Kam also served on staff with other surgeons for a U.S. service member who accidentally shot himself in the foot, and needed three operations to repair the damage. Kam said the service member was not able to continue on with active-duty service because he could never run again, and was eventually discharged.

    “That person, beyond the active duty service, has to find a way of life for himself and his family,” Kam said. “It will be hard to provide care if you can’t do regular activities. You can’t carry anything because you are limping. You can’t run.”

    Suffering a wound to a limb may cost a weapon owner more than just a harsh limp.

    “I have had people so significantly disabled from a shot to the ankle they couldn’t walk,” Kam said. “The pain is so severe that even though the foot and ankle are still physically there, they beg for an amputation. Sometimes it’s the only way to get their lives back. The only way to get them off narcotics and get them back to doing things again is to remove a severely traumatized foot or ankle. There are some significant disabling things that could happen. Even though you took a small hole, it can traumatize a limb severely and ruin your life for sure.”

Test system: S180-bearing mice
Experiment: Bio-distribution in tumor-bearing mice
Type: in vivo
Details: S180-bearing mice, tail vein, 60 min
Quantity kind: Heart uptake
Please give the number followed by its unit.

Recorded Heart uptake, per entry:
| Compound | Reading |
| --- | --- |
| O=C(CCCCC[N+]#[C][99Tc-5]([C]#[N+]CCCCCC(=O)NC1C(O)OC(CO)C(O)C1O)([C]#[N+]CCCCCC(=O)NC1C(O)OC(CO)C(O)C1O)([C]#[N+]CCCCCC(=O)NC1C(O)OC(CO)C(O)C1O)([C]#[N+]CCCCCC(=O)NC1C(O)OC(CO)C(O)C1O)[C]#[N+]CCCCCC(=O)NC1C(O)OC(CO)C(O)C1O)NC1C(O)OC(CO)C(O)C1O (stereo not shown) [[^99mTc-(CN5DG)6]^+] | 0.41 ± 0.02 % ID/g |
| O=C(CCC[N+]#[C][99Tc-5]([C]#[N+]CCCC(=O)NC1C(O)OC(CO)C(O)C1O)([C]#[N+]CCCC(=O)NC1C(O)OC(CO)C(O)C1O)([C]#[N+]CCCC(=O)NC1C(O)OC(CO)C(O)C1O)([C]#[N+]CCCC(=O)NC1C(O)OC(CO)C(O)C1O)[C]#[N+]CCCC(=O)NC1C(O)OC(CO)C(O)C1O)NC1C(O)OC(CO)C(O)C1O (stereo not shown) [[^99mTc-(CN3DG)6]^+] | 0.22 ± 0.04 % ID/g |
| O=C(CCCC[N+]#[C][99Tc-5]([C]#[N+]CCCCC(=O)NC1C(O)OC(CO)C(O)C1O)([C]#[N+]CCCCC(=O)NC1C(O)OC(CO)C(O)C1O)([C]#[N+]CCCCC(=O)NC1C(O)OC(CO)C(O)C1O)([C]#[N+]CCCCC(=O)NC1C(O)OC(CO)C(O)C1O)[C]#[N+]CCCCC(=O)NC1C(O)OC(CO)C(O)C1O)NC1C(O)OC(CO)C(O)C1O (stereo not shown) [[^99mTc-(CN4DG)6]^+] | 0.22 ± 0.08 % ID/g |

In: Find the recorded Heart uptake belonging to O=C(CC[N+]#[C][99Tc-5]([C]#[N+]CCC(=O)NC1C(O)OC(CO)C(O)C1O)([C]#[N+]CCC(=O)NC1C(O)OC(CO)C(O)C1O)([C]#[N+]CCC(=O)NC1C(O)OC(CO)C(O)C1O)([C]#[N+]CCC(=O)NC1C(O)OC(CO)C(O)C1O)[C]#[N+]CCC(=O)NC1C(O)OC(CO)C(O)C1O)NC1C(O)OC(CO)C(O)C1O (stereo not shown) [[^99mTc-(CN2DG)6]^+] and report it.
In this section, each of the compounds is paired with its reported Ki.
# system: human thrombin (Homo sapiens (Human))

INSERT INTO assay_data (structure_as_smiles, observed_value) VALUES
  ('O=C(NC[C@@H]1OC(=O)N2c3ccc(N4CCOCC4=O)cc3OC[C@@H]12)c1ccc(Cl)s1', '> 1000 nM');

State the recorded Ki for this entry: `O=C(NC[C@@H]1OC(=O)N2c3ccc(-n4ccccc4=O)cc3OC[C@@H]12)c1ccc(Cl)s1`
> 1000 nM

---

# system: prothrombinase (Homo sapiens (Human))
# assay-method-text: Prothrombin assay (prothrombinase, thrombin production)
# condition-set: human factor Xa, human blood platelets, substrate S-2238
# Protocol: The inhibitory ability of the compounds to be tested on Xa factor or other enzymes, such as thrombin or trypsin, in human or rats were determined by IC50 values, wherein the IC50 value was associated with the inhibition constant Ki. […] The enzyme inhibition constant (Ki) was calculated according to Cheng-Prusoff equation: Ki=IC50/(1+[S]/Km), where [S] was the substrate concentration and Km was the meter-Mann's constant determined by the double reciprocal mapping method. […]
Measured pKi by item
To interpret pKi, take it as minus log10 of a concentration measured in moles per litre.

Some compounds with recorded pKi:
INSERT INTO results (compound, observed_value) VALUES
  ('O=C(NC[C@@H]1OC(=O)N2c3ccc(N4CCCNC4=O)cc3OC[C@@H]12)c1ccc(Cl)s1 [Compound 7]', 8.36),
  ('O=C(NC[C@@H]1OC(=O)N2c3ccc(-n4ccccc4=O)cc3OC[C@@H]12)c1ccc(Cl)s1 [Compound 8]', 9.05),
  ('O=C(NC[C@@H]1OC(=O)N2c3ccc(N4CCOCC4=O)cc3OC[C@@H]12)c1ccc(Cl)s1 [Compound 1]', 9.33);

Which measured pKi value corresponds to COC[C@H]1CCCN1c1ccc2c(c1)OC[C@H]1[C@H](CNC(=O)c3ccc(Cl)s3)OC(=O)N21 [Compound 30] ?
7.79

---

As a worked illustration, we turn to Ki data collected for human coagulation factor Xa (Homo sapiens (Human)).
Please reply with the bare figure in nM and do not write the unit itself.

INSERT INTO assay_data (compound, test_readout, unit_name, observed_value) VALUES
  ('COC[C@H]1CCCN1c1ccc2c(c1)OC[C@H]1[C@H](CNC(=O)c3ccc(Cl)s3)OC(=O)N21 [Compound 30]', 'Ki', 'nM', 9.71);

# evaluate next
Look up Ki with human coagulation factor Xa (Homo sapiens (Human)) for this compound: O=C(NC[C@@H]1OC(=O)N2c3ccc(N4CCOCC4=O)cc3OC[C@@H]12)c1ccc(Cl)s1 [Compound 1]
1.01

Diaz said JBER had more cases of adults, not children, who have fired their weapons by accident. He said the adults are usually either trying to clean their weapons, come home from firing and forget to take a round out, or returned from hunting and forget to clear their weapon due to fatigue.

    He said safety needs to always be on a gun owner’s mind.

    “I’m from Texas … I grew up around guns,” Diaz said. “Any kind of training I have had, on base or off, it’s all been the same: safety, safety, safety. Be familiar with your weapon and don’t point at anything you don’t intend to shoot.”

    For information on weapon registration and child access prevention policies on JBER, read JBER Instruction 31-107.



    Date Taken: 01.09.2014
    Date Posted: 01.09.2014 17:47
    Story ID: 118976
    Hometown: SAINT LOUIS, SL, SN
    Hometown: STRASBURG, CO, US